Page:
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From his decision to leave school at fifteen to roam the world, to his recollections of life as a hobo on the Southern Pacific Railroad, as a cattle skinner in Texas, as a merchant seaman in Singapore and the West Indies, and as an itinerant bare-knuckled prizefighter across small-town America, here is Louis L'Amour's memoir of his lifelong love affair with learning--from From his decision to leave school at fifteen to roam the world, to his recollections of life as a hobo on the Southern Pacific Railroad, as a cattle skinner in Texas, as a merchant seaman in Singapore and the West Indies, and as an itinerant bare-knuckled prizefighter across small-town America, here is Louis L'Amour's memoir of his lifelong love affair with learning--from books, from yondering, and from some remarkable men and women--that shaped him as a storyteller and as a man. Like classic L'Amour fiction, Education of a Wandering Man mixes authentic frontier drama--such as the author's desperate efforts to survive a sudden two-day trek across the blazing Mojave desert--with true-life characters like Shanghai waterfront toughs, desert prospectors, and cowboys whom Louis L'Amour met while traveling the globe. At last, in his own words, this is a story of a one-of-a-kind life lived to the fullest . . . a life that inspired the books that will forever enable us to relive our glorious frontier heritage.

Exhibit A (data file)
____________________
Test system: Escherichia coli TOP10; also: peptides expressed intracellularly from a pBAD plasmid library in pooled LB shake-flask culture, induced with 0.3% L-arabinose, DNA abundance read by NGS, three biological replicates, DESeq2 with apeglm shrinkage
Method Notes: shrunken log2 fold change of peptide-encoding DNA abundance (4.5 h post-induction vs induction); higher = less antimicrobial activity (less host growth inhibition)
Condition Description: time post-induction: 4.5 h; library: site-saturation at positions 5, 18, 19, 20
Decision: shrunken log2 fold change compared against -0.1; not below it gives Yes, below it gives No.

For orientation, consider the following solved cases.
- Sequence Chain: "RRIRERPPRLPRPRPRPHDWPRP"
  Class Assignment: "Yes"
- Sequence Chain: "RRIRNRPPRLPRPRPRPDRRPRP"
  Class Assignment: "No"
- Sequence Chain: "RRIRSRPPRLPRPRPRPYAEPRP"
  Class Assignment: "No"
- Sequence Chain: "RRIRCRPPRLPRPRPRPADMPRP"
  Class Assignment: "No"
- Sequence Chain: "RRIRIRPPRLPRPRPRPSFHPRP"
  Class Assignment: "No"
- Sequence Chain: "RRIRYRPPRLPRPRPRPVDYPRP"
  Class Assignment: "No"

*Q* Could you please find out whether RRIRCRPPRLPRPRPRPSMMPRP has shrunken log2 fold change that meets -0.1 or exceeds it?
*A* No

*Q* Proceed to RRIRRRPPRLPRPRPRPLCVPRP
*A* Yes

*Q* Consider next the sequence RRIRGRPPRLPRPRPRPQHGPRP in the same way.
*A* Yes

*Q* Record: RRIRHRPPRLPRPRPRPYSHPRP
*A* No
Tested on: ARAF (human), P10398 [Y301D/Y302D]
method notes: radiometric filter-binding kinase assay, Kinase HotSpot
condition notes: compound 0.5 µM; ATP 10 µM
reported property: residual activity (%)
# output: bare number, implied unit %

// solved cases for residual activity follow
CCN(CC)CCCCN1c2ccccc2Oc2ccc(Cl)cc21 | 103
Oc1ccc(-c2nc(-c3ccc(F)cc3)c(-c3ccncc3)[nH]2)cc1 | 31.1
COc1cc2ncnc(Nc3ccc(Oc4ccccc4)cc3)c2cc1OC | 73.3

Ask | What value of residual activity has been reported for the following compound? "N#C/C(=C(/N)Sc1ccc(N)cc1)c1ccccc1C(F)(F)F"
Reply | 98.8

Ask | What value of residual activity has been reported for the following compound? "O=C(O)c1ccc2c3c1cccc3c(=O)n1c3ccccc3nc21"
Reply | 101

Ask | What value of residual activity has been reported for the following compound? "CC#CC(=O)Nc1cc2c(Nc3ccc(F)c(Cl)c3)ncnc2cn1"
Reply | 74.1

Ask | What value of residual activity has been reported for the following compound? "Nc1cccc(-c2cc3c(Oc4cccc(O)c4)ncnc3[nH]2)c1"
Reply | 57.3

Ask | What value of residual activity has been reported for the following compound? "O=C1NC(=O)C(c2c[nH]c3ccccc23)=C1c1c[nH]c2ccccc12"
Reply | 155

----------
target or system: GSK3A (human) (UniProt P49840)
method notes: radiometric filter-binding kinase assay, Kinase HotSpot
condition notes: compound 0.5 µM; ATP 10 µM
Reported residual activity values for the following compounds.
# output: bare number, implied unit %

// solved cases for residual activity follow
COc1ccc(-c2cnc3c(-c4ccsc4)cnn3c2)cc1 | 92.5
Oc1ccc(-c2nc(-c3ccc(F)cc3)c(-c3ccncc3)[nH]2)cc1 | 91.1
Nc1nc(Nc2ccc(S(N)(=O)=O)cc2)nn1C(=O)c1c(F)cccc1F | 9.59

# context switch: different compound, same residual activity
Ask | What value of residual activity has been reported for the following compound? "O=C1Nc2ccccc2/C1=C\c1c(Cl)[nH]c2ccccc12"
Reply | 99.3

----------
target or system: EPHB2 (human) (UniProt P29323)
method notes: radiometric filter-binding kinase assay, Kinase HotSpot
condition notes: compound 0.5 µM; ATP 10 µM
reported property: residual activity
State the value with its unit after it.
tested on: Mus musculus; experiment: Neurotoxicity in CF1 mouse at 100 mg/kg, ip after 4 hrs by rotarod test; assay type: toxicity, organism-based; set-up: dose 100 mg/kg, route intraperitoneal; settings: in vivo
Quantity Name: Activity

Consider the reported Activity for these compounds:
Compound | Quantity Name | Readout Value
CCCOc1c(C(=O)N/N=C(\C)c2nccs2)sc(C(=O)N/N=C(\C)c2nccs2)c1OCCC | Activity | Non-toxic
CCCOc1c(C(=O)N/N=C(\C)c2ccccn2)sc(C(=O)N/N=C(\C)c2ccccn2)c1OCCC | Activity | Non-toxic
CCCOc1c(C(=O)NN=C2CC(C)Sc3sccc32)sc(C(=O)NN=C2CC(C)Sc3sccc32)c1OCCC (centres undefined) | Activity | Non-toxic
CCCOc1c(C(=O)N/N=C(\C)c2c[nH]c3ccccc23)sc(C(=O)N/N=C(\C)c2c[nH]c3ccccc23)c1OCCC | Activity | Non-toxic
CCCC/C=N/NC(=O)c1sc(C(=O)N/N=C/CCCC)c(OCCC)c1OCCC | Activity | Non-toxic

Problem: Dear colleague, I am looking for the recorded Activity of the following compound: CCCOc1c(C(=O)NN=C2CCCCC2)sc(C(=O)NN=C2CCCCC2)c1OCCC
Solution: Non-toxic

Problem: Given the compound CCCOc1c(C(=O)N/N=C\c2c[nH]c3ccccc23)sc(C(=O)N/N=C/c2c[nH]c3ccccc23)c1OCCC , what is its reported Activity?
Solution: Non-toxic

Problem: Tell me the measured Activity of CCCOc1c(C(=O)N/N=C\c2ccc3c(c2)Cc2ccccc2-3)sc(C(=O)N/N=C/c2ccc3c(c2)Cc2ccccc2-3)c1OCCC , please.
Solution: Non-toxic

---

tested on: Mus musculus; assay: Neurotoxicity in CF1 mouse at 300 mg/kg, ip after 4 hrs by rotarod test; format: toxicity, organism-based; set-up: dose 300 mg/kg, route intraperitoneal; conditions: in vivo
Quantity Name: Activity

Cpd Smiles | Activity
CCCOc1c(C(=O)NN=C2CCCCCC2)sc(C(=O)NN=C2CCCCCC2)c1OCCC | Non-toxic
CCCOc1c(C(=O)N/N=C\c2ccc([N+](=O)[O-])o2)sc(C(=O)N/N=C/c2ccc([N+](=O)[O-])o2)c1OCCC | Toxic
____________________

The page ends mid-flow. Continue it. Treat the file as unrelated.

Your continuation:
30 review for Education of a Wandering Man

  1. 5 out of 5

    Roslyn

    I am fascinated with how much this man read! And all the while he was making a living doing hard manual labor, traveling, writing - he inspires me to try to fit in more reading time! He must have taken advantage of EVERY spare minute. I love his wry humor and accurate descriptions of human nature.

  2. 4 out of 5

    Jim